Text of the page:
Monday, September 14, 2009

How do I keep up?

It is funny that I am taking the tech course when I am stuck in the prehistoric ages in my classroom. It is the sixth week of school and I am still without a computer. To make things even more frustrating I am getting frowned upon due to my lack of technology. My school participates in online daily attendance. I have no computer therefore I cannot take my attendance online. It is not my fault, I cannot help it and yet it is an expectation that is being put on me. Each day my principal expects us to check our email at least once during the day, I can't. I can check the email before I leave for work in the morning, but information is not updated yet. Not only am I unable to take attendance, I am unable to print out IEP forms, fun worksheets, or parent letters. It has been a very frustrating start to what appears to be a very long year.
When looking for new technology to introduce into my room, I looked for items that did not involve a computer. It was a difficult search, but I think I found a fun new device. Now all I have to do it attempt to get the district to buy it for me.


  1. I understand your frustration! I was once in one of those classrooms too. But at the end of the day just think about what a great teacher you are and how much you care about your students. Your students will always remember that they were treated with respect and love.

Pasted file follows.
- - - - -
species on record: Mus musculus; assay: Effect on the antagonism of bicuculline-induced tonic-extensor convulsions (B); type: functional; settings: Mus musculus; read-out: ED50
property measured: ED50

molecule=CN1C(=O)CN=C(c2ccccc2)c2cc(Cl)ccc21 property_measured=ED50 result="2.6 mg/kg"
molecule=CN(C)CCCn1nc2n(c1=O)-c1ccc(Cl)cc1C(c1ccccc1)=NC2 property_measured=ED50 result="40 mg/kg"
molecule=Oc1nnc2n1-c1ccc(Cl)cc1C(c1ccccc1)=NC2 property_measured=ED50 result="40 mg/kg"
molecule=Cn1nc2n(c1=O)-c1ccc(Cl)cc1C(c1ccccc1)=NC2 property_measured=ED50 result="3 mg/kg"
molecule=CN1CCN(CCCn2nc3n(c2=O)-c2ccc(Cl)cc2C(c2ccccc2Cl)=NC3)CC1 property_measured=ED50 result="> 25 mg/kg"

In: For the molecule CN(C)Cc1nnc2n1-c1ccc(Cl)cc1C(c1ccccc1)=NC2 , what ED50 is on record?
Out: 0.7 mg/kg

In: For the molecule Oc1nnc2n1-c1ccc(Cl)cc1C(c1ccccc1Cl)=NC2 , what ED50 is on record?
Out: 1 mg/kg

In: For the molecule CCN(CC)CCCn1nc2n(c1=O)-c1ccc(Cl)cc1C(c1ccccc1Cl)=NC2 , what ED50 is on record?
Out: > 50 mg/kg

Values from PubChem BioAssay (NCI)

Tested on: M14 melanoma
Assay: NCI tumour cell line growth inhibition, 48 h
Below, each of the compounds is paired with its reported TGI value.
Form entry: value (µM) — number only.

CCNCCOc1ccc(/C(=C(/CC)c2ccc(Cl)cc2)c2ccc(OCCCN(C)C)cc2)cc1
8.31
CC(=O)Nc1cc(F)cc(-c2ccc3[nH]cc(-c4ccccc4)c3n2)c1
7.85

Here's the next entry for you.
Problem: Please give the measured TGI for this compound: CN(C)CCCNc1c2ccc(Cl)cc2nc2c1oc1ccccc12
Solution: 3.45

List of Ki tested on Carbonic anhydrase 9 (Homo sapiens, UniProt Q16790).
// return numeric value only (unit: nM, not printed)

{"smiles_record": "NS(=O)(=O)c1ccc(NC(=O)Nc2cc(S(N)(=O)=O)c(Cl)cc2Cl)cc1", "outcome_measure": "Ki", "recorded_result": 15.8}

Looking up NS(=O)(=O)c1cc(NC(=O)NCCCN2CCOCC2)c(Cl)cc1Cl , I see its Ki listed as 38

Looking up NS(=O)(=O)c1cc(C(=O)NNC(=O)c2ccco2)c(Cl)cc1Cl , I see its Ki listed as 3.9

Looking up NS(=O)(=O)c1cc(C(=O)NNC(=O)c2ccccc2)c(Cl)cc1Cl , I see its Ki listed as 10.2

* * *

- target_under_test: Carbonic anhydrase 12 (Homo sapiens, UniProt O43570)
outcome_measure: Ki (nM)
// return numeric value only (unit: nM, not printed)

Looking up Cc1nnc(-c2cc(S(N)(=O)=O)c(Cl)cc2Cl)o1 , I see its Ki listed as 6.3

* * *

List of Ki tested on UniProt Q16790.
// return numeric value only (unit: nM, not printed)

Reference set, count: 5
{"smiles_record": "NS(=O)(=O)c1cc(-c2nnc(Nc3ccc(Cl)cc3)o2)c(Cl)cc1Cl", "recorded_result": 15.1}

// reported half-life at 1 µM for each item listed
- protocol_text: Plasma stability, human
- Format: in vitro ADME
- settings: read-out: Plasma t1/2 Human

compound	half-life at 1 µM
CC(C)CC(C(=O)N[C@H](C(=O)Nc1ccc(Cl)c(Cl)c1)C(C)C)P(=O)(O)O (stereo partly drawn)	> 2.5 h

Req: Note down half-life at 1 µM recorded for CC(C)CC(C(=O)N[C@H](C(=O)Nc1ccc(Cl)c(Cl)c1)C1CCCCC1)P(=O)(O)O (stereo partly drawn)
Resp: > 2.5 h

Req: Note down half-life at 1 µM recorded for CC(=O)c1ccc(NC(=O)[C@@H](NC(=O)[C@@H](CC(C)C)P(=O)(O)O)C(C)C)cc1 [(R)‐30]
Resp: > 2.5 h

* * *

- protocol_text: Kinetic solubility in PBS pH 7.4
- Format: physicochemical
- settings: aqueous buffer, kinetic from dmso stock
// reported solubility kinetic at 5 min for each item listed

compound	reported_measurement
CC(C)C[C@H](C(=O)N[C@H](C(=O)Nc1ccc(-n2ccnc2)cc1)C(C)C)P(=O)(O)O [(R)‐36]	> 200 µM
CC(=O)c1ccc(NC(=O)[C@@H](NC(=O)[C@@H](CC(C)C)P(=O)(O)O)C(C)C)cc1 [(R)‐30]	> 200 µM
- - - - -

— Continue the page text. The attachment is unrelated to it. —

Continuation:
Keep up the good work,

  2. Technology is often challenging.

    Chris Dede, in Six Challenges for Educational Technology, termed technology users as "pioneers" and "settlers" in his article.
    Dede wrote that "“pioneers”:(are) people who see continuous change and growth as an integral part of their profession and who are willing to swim against the tide of conventional operating procedures—often at considerable personal cost.
    I took this to mean that taking risks and chances, stepping out of the norm.

    Settlers are "people who appreciate stability and do not want heroic efforts to become an everyday requirement" (Dede).
    I took this to mean the bulk of educators out here overwhelmed, overworked and stretched to the limits to do what they are doing and are hesitant to add something new.
    Dede says these educators "must be convinced to make the leap to a different mode of professional activity—with the understanding that, once they have mastered these new approaches, their daily work will be sustainable without extraordinary exertion."

    Good luck!